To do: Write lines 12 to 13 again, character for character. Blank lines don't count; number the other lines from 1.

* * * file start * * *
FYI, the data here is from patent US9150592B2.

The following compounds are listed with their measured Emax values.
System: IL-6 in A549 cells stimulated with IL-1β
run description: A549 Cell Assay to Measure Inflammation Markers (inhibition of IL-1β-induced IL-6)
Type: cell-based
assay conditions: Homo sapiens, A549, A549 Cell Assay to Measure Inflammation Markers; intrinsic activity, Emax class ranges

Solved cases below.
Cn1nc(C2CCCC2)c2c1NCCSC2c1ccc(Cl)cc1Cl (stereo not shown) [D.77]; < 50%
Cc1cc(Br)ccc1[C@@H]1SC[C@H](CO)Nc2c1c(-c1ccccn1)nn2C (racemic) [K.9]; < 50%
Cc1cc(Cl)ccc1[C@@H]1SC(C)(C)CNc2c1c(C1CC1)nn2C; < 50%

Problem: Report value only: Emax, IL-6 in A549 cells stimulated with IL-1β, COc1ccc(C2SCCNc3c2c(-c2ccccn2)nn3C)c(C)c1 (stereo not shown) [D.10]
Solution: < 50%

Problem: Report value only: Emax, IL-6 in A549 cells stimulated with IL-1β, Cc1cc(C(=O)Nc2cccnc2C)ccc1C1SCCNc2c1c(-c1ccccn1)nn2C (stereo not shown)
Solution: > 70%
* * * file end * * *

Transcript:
Solution: < 50%

Problem: Report value only: Emax, IL-6 in A549 cells stimulated with IL-1β, Cc1cc(C(=O)Nc2cccnc2C)ccc1C1SCCNc2c1c(-c1ccccn1)nn2C (stereo not shown)